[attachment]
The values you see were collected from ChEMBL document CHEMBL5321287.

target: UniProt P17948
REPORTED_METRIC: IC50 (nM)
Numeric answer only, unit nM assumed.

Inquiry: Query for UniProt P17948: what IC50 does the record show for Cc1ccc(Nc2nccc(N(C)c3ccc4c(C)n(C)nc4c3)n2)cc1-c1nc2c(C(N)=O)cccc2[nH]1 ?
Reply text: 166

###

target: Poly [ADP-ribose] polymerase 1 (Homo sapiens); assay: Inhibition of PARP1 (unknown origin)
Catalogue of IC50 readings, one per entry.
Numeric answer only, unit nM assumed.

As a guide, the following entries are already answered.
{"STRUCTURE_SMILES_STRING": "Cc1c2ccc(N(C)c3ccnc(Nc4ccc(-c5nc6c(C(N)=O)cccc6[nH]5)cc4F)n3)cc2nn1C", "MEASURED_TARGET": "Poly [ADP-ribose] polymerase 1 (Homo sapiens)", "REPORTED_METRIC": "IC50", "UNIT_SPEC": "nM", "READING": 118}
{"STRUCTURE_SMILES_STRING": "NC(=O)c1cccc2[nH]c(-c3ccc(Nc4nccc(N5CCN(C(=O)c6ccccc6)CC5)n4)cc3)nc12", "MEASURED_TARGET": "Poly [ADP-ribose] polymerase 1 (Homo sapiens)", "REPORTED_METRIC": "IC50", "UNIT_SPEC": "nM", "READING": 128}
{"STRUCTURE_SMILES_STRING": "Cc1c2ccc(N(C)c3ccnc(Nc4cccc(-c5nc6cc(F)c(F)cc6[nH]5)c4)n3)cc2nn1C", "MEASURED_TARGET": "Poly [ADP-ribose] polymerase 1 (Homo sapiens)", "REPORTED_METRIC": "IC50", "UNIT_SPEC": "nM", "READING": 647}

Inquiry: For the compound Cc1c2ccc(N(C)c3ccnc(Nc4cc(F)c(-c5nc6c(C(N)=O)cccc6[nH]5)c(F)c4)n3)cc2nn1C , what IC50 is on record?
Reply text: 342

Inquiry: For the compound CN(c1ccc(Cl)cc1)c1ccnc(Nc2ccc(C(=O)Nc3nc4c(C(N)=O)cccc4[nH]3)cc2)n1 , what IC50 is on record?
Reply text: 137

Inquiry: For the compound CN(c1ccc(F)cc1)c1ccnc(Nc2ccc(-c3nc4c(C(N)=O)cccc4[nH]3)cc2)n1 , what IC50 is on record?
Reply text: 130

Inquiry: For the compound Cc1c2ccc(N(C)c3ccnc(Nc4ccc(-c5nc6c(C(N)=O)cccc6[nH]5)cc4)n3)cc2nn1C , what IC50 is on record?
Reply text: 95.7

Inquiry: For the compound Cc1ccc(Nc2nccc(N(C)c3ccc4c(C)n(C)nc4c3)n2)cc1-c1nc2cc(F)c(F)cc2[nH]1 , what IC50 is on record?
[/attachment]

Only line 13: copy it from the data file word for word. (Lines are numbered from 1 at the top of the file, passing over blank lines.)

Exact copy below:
{"STRUCTURE_SMILES_STRING": "NC(=O)c1cccc2[nH]c(-c3ccc(Nc4nccc(N5CCN(C(=O)c6ccccc6)CC5)n4)cc3)nc12", "MEASURED_TARGET": "Poly [ADP-ribose] polymerase 1 (Homo sapiens)", "REPORTED_METRIC": "IC50", "UNIT_SPEC": "nM", "READING": 128}